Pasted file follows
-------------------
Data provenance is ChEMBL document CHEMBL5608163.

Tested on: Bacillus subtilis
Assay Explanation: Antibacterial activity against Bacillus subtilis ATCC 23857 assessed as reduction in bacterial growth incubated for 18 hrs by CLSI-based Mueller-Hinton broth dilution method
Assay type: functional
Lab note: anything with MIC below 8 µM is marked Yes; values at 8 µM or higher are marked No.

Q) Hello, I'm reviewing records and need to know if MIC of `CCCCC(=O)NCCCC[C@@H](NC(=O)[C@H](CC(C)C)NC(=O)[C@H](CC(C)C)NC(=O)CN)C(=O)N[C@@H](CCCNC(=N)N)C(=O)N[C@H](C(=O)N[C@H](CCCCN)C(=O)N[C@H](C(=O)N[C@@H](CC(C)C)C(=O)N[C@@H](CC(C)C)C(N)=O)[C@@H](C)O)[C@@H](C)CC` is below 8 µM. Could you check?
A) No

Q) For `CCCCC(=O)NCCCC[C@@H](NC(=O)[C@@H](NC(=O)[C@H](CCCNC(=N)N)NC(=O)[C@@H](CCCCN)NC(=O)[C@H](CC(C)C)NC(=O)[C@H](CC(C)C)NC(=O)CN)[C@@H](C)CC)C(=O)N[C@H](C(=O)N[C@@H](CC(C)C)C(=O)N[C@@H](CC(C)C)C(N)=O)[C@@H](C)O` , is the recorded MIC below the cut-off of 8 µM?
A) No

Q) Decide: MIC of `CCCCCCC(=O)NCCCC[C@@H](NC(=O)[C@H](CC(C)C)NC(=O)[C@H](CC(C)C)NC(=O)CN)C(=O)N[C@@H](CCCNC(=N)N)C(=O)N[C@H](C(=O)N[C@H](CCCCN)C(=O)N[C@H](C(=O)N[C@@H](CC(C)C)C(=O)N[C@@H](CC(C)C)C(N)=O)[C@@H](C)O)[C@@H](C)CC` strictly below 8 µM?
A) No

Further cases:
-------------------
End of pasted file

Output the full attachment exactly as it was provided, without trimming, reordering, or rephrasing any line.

Data provenance is ChEMBL document CHEMBL5608163.

Tested on: Bacillus subtilis
Assay Explanation: Antibacterial activity against Bacillus subtilis ATCC 23857 assessed as reduction in bacterial growth incubated for 18 hrs by CLSI-based Mueller-Hinton broth dilution method
Assay type: functional
Lab note: anything with MIC below 8 µM is marked Yes; values at 8 µM or higher are marked No.

Q) Hello, I'm reviewing records and need to know if MIC of `CCCCC(=O)NCCCC[C@@H](NC(=O)[C@H](CC(C)C)NC(=O)[C@H](CC(C)C)NC(=O)CN)C(=O)N[C@@H](CCCNC(=N)N)C(=O)N[C@H](C(=O)N[C@H](CCCCN)C(=O)N[C@H](C(=O)N[C@@H](CC(C)C)C(=O)N[C@@H](CC(C)C)C(N)=O)[C@@H](C)O)[C@@H](C)CC` is below 8 µM. Could you check?
A) No

Q) For `CCCCC(=O)NCCCC[C@@H](NC(=O)[C@@H](NC(=O)[C@H](CCCNC(=N)N)NC(=O)[C@@H](CCCCN)NC(=O)[C@H](CC(C)C)NC(=O)[C@H](CC(C)C)NC(=O)CN)[C@@H](C)CC)C(=O)N[C@H](C(=O)N[C@@H](CC(C)C)C(=O)N[C@@H](CC(C)C)C(N)=O)[C@@H](C)O` , is the recorded MIC below the cut-off of 8 µM?
A) No

Q) Decide: MIC of `CCCCCCC(=O)NCCCC[C@@H](NC(=O)[C@H](CC(C)C)NC(=O)[C@H](CC(C)C)NC(=O)CN)C(=O)N[C@@H](CCCNC(=N)N)C(=O)N[C@H](C(=O)N[C@H](CCCCN)C(=O)N[C@H](C(=O)N[C@@H](CC(C)C)C(=O)N[C@@H](CC(C)C)C(N)=O)[C@@H](C)O)[C@@H](C)CC` strictly below 8 µM?
A) No

Further cases: